April 2, 2019

Unsustainable Practices get the Chop

WWF SASSI and FEDHASA Cape Come Together to Promote Sustainable Practices.

There has been a dramatic increase in the amount of fish and other marine creatures taken out of the seas in recent decades. Globally, 93% of all fisheries are being over exploited or have already been fully fished.

On Friday 29 March, the regional Federated Hospitality Association of Southern Africa (FEDHASA Cape), in partnership with the World Wide Fund for Nature’s Southern African Sustainable Seafood Initiative (WWF-SASSI), challenged members to eliminate unsustainable practices in their kitchens, through a fast-paced cook-off.

The cook-off took place at the Cape Town Hotel School in Granger Bay, and saw 25 chefs showing off their skills to create a dish using sustainable seafood from the SASSI approved list.

The SASSI list categorises seafood species according to a ‘traffic light’ system of red, orange and green.  There’s also an easy-to-use app that allows you to check the sustainability of your seafood choice in real time.

The cook-off was setup as a way to encourage the industry to become more sustainable and creative in how we use seafood, as well as educating consumers about their choices when it comes to purchasing seafood.

“Chefs play a key role in transforming the food and hospitality industries to become more sustainable.  Being sustainable and particularly making informed choices around the seafood they serve not only makes good environmental sense but also good business sense. Chefs are key to driving change, they can create wonderful sustainable and delicious seafood dishes that inspire and create awareness.  WWF-SASSI together with FEDHASA Cape is promoting these responsible practices so that our oceans can provide seafood for many years to come.”
Pavitray Pillay, WWF spokesperson

At the cook-off, chefs were divided into teams led by executive chefs Rudi Liebenberg of the Belmond Mount Nelson Hotel, Jocelyn Myers-Adams, representing the South African Chefs Association, Shane Louw of Monte Rochelle, Judi Fourie of the Victoria and Alfred Hotel, and Lindsay Venn of Tsogo Sun.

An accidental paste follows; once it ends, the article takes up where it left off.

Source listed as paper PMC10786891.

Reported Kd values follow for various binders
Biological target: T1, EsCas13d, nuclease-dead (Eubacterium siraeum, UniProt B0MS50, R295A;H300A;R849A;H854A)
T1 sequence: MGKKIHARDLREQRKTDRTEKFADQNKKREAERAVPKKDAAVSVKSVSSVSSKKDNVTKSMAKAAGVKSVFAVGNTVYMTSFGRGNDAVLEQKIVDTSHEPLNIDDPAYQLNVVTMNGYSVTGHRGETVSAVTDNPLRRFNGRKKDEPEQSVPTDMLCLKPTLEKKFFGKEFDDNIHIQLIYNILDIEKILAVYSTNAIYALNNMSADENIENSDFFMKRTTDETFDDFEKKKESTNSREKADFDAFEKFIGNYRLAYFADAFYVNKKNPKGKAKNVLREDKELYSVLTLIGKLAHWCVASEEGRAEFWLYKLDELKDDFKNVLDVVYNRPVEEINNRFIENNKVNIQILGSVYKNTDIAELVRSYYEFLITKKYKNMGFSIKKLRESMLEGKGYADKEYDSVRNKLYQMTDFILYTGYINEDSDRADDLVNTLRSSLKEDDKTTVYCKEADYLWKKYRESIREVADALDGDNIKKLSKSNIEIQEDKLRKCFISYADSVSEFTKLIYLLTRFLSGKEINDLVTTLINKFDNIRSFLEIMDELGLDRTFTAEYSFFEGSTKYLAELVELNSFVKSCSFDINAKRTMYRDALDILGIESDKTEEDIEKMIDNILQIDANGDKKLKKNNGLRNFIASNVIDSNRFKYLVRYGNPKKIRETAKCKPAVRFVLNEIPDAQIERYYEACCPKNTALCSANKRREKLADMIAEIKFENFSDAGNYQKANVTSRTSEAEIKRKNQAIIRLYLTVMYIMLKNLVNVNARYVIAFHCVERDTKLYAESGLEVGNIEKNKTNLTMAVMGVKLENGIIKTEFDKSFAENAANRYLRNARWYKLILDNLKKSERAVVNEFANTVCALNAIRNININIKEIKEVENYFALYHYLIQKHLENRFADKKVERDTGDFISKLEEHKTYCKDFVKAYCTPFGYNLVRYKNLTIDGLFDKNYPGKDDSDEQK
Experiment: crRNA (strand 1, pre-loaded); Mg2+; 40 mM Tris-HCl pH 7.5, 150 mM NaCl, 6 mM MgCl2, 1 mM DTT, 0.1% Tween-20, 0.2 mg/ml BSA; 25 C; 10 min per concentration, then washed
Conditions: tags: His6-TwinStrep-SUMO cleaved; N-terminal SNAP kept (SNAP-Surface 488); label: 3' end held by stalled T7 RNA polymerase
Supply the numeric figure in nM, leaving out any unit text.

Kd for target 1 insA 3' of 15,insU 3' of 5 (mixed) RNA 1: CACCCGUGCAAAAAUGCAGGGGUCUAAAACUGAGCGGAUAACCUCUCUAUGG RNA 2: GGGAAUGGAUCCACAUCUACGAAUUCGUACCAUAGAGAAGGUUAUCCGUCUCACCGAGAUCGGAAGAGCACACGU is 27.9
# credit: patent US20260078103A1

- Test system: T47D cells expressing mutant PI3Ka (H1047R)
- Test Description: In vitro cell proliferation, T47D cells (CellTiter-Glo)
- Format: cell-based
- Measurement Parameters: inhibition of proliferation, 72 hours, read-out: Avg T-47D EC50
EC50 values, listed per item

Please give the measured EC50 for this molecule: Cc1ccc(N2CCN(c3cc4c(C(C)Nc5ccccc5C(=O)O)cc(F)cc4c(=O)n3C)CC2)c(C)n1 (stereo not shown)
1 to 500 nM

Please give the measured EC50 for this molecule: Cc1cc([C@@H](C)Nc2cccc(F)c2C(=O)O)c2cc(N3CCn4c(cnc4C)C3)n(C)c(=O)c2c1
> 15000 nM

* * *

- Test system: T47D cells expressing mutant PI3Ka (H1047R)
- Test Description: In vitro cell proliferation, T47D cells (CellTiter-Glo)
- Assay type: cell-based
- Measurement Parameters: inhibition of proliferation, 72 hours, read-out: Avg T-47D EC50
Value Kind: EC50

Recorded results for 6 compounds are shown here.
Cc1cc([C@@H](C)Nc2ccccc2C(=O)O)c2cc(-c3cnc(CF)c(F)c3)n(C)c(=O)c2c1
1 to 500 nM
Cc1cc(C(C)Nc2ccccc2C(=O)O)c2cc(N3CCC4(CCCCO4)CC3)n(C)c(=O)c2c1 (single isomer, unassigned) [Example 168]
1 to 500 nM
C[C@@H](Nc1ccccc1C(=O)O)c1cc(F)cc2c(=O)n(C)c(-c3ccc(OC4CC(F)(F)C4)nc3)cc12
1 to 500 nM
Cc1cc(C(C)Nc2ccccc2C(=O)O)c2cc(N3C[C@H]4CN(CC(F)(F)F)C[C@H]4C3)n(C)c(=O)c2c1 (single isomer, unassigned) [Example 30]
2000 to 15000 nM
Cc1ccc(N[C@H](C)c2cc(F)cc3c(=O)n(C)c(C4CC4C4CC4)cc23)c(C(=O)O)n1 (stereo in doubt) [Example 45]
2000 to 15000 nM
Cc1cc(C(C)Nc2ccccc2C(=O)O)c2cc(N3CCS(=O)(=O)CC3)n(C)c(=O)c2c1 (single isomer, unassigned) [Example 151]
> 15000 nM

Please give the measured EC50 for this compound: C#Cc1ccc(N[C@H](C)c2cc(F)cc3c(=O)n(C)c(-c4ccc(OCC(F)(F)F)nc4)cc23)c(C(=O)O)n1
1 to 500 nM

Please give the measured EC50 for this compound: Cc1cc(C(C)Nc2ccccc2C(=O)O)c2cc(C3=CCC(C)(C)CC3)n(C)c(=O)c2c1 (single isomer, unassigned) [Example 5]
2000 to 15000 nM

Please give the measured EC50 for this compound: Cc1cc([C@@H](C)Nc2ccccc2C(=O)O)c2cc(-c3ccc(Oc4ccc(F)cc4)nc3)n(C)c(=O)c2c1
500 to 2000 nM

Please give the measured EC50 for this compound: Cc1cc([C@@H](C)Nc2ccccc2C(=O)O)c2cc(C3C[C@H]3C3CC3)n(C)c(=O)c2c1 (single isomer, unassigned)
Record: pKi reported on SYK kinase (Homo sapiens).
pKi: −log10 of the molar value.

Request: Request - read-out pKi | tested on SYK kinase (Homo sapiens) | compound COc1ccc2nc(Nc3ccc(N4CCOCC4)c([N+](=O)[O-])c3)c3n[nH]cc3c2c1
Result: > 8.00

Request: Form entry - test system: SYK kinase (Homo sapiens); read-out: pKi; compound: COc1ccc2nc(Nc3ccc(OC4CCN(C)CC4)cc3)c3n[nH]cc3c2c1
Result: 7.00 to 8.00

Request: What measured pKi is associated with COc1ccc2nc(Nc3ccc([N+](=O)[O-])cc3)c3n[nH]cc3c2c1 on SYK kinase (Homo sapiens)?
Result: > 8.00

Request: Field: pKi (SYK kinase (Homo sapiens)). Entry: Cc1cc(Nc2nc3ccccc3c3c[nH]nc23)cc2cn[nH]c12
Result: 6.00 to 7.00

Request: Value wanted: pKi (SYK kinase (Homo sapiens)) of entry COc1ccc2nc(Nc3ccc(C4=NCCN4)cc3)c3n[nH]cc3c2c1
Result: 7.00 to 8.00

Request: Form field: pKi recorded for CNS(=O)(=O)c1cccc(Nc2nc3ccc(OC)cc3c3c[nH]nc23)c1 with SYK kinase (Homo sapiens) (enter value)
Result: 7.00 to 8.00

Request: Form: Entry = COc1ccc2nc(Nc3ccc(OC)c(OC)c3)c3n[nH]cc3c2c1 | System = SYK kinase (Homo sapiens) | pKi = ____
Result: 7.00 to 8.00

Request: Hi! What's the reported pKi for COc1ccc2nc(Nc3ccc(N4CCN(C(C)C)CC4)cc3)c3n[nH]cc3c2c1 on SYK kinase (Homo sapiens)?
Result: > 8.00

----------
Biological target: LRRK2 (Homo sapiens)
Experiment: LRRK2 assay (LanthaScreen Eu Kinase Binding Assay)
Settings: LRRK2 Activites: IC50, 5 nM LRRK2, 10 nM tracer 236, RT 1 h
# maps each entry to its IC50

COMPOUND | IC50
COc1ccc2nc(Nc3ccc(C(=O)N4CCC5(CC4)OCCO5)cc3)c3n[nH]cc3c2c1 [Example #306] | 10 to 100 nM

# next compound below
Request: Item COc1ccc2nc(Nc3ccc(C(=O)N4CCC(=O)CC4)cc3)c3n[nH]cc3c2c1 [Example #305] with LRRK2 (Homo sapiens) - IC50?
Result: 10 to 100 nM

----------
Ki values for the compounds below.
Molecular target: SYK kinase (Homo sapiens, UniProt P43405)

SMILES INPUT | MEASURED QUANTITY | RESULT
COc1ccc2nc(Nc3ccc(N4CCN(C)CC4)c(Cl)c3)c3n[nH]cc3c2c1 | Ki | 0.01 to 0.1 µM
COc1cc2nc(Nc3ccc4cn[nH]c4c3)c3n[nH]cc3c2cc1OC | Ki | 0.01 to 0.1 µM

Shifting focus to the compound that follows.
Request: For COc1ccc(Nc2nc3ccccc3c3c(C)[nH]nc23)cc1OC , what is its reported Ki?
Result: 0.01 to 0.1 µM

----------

Liebenberg led the winning team who created a dish of pan-fried hake, seafood curry, smoked salmon tortellini and a tomato salsa.



Their sophisticated dishes prepared sustainably, from local produce, were judged by WWF-SASSI ambassador Jason Whitehead, The Vineyard hotel executive chef Carl van Rooyen and FEDHASA CAPE Restaurant segment chairperson and celebrity chef Pete Goffe-Wood and Olympic judge, Nadin Pospech.

“Fine dining food doesn’t need to contain fish on the red list and, with a bit of creativity, can showcase the many exceptional fish species found in South African waters. Initiatives like this FEDHASA cook-off is a fantastic way to highlight our local talent, as well as the sustainable practices that should be embraced in kitchens across the Western Cape.”
Carl van Rooyen, The Vineyard hotel executive chef

FEDHASA Cape chairperson Jeff Rosenberg says encouraging sustainable practices in the hospitality industry is at the heart of the association’s mandate.

“The Western Cape hospitality industry is embracing sustainability and responsible tourism through a range of practices. The cook-off event is just one way to show that we are contributing towards protecting the Western Cape’s natural beauty and resources, and reducing our impact on the natural environment.”

Ingredients for the event were sponsored by Checkers Food Services, with kitchen appliances supplied by Banks Kitchen Shop and donated to the Mitchell’s Plain School of Skills.

For more information on the SASSI list, or to download the app, you can visit wwfsassi.co.za.